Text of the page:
Kolatkar died last year, and his death means he's safely passed into the minor canonical status that India reserves for a handful of dead poets who wrote in English. But the present consensus about him shouldn't obscure the fact that his estranging eye in his English work has been problematic to Indian readers. Shubhangi Jayakar's commentary was published in 1995 with, she says, "the modest aim of helping the undergraduate and graduate students in our universities". Her book is, of course, indispensable to any reader not wholly familiar with the references to various myths and legends, especially those to do with the deity Khandoba, that recur in the poem. But there's another difficulty, one to do with reading, that Jayakar draws our attention to: "Yet another aspect of Jejuri is that it is a poem that can be fully understood and enjoyed only when the reader is able to `see' it. Jejuri is, thus, a peculiarly visual poem. Repeated references to colour, shapes, sizes, textures of objects and many other details... are outstanding aspects of Jejuri. And yet these very aspects bewilder the students".

Nationalistic tenor

Among the "critical perspectives" included in Jayakar's book is the Marathi critic Bhalchandra Nemade's essay, "Excerpts from Against Writing in English — An Indian Point of View", originally published in 1985 in New Quest, a journal of ideas published from Pune descended from the influential Quest, which itself was modelled on Encounter. Nemade's opening paragraphs are fortified by a range of allusions to linguistic theory; but the nationalistic tenor of the essay doesn't demand too much sophistication or imagination from the reader: "A foreign language thus suppresses the natural originality of Indian writers in English, enforcing upon the whole tribe the fine art of parrotry." The typo-ridden text has "ant" for "art", and the juxtaposition of "tribe", "ant", and "parrot" gives both the sentence and its subject matter an odd anthropological remoteness. Unlike the Bengali writer and critic Buddahadev Bose, who worried that the Indian writer in English would have nothing either worthwhile or authentic to say, Nemade is as interested in the realm of consumption, in the possibility of the East being a career (to adapt Disraeli's epigraph to Edward Said's great polemic), as he is in the validity of the creative act itself: "An Indo-Anglian writer looks upon his society only for supply of raw material to English i.e. foreign readership." He mentions three instances of what, for him, are acts of "aesthetic and ethical" betrayal: Nirad C. Chaudhuri's The Autobiography of an Unknown Indian, Narayan's The Guide, and Kolatkar's Jejuri. And the now-familiar question, still relatively fresh in 1985, is asked and sardonically answered: "What kind of audience do these writers keep in mind while writing? Certainly not the millions of Indians who are `unknown' who visit Jejuri every year as a traditional ritual... "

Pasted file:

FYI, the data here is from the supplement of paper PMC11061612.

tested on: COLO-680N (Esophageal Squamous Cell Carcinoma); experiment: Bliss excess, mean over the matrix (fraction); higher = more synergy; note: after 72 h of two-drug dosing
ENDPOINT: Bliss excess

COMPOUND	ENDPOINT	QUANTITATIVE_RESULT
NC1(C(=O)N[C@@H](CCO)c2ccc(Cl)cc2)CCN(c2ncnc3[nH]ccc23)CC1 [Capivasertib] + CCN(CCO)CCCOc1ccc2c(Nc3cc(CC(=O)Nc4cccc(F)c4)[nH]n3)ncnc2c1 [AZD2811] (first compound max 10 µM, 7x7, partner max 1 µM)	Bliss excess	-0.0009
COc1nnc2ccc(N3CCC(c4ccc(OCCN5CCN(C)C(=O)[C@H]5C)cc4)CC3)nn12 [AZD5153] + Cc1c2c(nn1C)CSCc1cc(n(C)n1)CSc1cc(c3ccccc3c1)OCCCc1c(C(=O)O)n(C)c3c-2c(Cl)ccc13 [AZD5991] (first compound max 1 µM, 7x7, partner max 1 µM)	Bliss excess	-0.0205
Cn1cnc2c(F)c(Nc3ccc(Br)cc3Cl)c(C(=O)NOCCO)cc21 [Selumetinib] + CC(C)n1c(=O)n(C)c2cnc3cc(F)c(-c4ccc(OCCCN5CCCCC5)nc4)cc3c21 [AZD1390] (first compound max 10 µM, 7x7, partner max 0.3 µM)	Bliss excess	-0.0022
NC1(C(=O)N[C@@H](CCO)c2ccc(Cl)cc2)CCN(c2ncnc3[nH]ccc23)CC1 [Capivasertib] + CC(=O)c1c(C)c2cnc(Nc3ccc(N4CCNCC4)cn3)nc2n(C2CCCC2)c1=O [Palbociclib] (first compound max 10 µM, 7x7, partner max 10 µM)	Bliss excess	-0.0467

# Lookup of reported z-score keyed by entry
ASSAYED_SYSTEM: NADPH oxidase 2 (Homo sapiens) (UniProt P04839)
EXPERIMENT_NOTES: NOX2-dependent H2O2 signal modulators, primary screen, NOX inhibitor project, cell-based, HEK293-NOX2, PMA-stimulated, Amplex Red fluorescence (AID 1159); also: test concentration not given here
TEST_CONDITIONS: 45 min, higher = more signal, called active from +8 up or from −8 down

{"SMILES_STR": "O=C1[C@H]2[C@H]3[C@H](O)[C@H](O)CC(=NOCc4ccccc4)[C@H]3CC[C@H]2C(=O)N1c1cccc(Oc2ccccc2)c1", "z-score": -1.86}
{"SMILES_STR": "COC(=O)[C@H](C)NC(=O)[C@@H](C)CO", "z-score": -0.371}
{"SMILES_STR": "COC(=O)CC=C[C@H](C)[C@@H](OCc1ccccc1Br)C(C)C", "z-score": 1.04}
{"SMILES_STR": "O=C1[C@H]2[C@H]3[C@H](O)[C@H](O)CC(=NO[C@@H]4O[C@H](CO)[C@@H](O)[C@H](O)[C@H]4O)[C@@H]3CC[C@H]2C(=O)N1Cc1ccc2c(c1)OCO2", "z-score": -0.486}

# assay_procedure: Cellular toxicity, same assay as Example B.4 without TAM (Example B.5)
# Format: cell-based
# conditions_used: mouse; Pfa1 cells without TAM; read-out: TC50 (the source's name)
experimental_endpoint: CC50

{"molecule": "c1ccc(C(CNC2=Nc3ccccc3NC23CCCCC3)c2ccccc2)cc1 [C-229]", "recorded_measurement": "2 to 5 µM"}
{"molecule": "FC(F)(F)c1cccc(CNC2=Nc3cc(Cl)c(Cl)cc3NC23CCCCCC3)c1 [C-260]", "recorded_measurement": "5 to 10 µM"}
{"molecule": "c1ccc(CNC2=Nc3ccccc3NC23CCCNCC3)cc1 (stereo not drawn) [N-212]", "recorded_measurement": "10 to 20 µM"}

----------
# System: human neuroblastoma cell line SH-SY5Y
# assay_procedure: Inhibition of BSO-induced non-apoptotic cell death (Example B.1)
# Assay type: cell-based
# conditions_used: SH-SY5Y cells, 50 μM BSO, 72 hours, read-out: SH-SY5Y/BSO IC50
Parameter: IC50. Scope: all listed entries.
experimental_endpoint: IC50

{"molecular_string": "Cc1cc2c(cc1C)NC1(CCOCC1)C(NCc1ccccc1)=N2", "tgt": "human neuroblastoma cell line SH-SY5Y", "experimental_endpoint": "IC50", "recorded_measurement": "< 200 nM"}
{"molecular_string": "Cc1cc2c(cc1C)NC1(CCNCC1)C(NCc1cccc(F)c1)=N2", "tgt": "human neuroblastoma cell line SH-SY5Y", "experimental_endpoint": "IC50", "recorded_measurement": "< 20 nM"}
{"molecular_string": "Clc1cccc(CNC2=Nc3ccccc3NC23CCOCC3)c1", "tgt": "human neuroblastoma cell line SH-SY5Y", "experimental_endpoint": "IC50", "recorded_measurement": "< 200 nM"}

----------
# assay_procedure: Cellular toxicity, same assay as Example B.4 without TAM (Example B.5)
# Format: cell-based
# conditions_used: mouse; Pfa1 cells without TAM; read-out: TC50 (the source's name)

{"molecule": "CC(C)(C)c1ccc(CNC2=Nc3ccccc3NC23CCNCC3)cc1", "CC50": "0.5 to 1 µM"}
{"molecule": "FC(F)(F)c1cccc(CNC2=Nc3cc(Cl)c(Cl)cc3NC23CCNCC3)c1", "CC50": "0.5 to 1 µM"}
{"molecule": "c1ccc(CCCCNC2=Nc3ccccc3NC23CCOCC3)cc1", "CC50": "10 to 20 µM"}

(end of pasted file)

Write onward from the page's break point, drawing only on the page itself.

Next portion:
Literary myth

Here is the mirage of the organic community that so haunts our vernacular writers — the idea that those who write in their mother tongue are joined to their readers in Edenic, prelapsarian harmony (a myth belied by the rich disjunctions in their own writings); anyhow, Nemade doesn't ask himself if the readership of New Quest is an extension of, or an interruption in, that community. Kolatkar's poem he classifies as a form of "cynical agnosticism" and "philistinism". Quoting one of the most beautiful lines in the sequence, "Scratch a rock and a legend springs", where the narrator is noting, with evident detachment, the incorrigible way in which the apparently barren landscape generates mythology, Nemade says "he writes with little sympathy for the poor pilgrims, beggars, priests and their quite happy children at Jejuri"; instead, "Kolatkar comes and goes like a weekend tourist from Bombay". Nemade's a distinguished critic and writer, but this isn't a particularly distinguished offering. Yet, it's interesting because of its rhetoric, in the way, for instance, it uses the word "tourist", to create a characteristic confusion between estrangement as a literary effect, and the threat of the "foreign", with its resonances of colonial history. The aesthetics of wonder is inserted into, and enmeshed with, a politics that is partly nationalistic, partly xenophobic.